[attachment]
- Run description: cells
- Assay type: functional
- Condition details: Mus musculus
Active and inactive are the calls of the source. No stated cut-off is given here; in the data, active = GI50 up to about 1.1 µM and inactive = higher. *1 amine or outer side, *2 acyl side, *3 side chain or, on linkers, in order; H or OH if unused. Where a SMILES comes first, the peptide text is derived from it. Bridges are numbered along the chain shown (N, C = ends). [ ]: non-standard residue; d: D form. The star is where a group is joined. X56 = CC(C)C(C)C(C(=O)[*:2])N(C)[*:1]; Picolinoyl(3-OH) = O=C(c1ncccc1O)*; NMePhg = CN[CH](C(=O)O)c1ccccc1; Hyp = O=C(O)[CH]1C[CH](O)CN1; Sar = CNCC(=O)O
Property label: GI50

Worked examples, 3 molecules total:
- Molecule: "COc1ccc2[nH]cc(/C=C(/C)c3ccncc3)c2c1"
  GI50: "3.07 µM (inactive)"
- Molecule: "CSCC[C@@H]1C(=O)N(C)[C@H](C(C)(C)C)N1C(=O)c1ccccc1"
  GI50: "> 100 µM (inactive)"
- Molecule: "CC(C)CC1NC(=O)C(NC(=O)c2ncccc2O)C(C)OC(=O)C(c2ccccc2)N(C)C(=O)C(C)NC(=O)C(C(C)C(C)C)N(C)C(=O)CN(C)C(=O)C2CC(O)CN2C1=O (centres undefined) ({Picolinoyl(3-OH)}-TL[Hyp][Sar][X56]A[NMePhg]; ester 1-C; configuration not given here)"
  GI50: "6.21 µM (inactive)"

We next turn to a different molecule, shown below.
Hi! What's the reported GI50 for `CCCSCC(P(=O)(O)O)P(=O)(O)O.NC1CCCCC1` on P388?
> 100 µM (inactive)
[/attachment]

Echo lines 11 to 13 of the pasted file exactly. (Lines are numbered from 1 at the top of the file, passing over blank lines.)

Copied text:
- Molecule: "CC(C)CC1NC(=O)C(NC(=O)c2ncccc2O)C(C)OC(=O)C(c2ccccc2)N(C)C(=O)C(C)NC(=O)C(C(C)C(C)C)N(C)C(=O)CN(C)C(=O)C2CC(O)CN2C1=O (centres undefined) ({Picolinoyl(3-OH)}-TL[Hyp][Sar][X56]A[NMePhg]; ester 1-C; configuration not given here)"
  GI50: "6.21 µM (inactive)"

We next turn to a different molecule, shown below.